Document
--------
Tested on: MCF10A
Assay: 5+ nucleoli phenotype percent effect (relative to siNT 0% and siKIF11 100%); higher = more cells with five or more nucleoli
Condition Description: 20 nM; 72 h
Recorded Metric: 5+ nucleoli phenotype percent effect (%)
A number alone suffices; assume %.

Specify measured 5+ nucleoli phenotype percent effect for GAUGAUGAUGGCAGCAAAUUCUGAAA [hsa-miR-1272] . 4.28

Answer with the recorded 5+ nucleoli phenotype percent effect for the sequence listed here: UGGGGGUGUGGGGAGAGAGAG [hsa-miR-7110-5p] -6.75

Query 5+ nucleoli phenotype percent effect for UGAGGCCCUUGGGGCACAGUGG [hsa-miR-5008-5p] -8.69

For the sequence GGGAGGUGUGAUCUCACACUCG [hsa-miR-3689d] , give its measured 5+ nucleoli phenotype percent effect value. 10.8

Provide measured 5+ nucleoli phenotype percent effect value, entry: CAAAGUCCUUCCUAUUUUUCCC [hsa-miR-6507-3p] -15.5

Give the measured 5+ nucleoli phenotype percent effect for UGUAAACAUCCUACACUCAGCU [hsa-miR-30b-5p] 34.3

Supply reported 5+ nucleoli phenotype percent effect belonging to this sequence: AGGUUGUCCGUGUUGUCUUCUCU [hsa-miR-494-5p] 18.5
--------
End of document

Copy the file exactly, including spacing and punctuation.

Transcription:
Tested on: MCF10A
Assay: 5+ nucleoli phenotype percent effect (relative to siNT 0% and siKIF11 100%); higher = more cells with five or more nucleoli
Condition Description: 20 nM; 72 h
Recorded Metric: 5+ nucleoli phenotype percent effect (%)
A number alone suffices; assume %.

Specify measured 5+ nucleoli phenotype percent effect for GAUGAUGAUGGCAGCAAAUUCUGAAA [hsa-miR-1272] . 4.28

Answer with the recorded 5+ nucleoli phenotype percent effect for the sequence listed here: UGGGGGUGUGGGGAGAGAGAG [hsa-miR-7110-5p] -6.75

Query 5+ nucleoli phenotype percent effect for UGAGGCCCUUGGGGCACAGUGG [hsa-miR-5008-5p] -8.69

For the sequence GGGAGGUGUGAUCUCACACUCG [hsa-miR-3689d] , give its measured 5+ nucleoli phenotype percent effect value. 10.8

Provide measured 5+ nucleoli phenotype percent effect value, entry: CAAAGUCCUUCCUAUUUUUCCC [hsa-miR-6507-3p] -15.5

Give the measured 5+ nucleoli phenotype percent effect for UGUAAACAUCCUACACUCAGCU [hsa-miR-30b-5p] 34.3

Supply reported 5+ nucleoli phenotype percent effect belonging to this sequence: AGGUUGUCCGUGUUGUCUUCUCU [hsa-miR-494-5p] 18.5